This spirit extends to his approach to operating Bart Lounge, his Cathedral City bar and nightclub, which Independent readers have made a frequent finalist in the Best Nightclub and Best Bar Ambiance categories of the Best of Coachella Valley readers’ poll.

Before opening Bart with an assist from his father, Kelly, Murphy spent a couple of years working at clubs in Las Vegas, aspiring to “do his own thing.” He wanted to do something decidedly un-Las Vegas like, where “the cover is $100, and a vodka-cran costs $20,” Murphy said.

Instead, he took inspiration from clubs he would go to in Riverside, Redlands and Los Angeles. “My favorite spots were hip, chill spots like Good Times at Davey Wayne’s, EightyTwo and Boardners. In California, bars tend to be more elegant and subdued, and that’s what I wanted to go for. Before opening Bart, I asked myself, ‘What am I into? What do I like?’”

Murphy aspired to create something for himself and for others like him, hip 20-30-somethings. Murphy opened the bar in his late 20s—he’s 33 now—and intended to create a place he would enjoy.

“I went to college to study art. I know about art, and I know about drinking, but I’m also a younger guy, so I know about video games,” he said. “Everything that I enjoy, I brought out here. I intended for Bart to be a place where people like myself—cool, hip people—can go alone if they wanted to, and not be bored. You could walk around and look at art or play video games.”

Additionally, the bar features pool tables, a photo booth and outdoor patio.

Over the years, the venue has exhibited art by locals including Sofia Enriquez and Adam Enrique Rodriguez, in addition to larger names like Alex Pardee and Sweet Toof. Murphy also displays some of his own art at Bart—he describes it as having a “Tim Burton/Nicktoons/Dr. Seuss kinda vibe”—and he’s also an avid art collector: Bart features some of Murphy’s own Tim Burton works, which Murphy has been collecting for years. Murphy considers art an integral part of Bart; after all, the name is a portmanteau of bar and art.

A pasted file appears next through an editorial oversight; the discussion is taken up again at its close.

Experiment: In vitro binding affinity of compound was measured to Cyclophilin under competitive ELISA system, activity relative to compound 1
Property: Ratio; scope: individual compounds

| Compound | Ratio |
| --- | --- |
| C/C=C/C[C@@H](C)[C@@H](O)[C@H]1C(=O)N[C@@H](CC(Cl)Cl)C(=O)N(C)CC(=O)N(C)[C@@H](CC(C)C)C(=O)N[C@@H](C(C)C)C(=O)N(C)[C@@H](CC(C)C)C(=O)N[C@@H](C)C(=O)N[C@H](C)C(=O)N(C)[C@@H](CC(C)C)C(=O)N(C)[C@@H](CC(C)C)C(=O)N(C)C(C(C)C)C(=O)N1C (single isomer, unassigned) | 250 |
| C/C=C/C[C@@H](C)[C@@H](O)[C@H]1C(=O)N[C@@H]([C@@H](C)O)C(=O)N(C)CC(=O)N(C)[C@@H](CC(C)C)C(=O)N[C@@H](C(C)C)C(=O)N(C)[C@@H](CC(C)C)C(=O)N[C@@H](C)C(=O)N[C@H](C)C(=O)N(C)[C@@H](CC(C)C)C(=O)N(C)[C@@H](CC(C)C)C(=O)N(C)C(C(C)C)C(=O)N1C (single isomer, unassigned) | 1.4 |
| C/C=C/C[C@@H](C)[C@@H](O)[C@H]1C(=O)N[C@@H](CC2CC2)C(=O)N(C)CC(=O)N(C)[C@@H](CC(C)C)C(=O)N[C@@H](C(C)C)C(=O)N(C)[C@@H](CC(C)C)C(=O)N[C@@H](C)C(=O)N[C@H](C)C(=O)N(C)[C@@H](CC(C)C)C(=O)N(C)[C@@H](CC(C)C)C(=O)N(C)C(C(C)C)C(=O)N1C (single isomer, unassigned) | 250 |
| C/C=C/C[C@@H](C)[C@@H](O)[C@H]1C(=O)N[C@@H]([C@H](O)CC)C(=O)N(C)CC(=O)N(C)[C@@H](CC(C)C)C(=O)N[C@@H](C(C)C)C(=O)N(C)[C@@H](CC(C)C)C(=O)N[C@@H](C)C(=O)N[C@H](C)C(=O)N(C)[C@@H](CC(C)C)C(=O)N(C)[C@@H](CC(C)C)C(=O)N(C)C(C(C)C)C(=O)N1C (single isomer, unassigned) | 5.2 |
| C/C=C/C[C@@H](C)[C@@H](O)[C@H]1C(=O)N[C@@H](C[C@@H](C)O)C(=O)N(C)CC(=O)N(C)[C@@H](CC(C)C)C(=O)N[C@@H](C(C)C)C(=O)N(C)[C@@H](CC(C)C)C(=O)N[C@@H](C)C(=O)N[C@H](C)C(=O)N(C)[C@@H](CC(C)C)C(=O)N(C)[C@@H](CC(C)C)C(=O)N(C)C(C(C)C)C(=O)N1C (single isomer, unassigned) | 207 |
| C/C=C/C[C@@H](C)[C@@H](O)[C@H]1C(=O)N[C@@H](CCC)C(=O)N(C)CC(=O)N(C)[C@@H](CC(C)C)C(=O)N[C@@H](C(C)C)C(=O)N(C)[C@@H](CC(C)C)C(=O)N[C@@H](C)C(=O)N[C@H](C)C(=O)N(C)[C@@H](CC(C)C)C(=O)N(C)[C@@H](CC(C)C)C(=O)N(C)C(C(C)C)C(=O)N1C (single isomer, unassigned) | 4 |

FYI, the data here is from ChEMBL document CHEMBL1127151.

“I originally wanted a neon sign to say ‘BART’ with the ‘B’ and ‘T’ alternating on and off, but I guess you can’t have that,” he said.

Being limited by technology is not something to which Murphy, an Upland native, is accustomed. He majored in innovation at The Arts Institute, and he has the right kind of attitude to succeed in the nightlife scene: Repeatedly during our conversation, he said things like, “Let’s go!” or “Just do it!” It is this attitude that allowed him to leave the Vegas clubs and move to the desert to launch Bart.

“It was kicking around in my brain for a couple of years to do my own thing,” he said. “Sometimes you’ve just got to put your money where your mouth is. I was 27. I told myself, ‘You don’t have kids; you might as well just do it,’ instead of living with regret about it. I finally moved to the desert, and moved in with my mom like a loser, and focused all my attention on starting Bart.”

Murphy said getting the word out about events is a challenge—a common complaint these days among event and party organizers in the desert. When Bart first opened, getting the word out that the bar was open was also a challenge. Bart occupies a space that has seen many bars come and go—it was previously Level 2, Elevation and Sidewinders—and it took effort to draw a crowd and create a scene in the newly repurposed venue. One way in which Murphy built his brand is by connecting to local performers.

“I’ve heard of pay-to-play venues, and we’re the opposite of that,” Murphy said. “We’re really about creating an environment for people to perform and showcase their art among young, hip, cool people like themselves. And we’ll pay you to play.”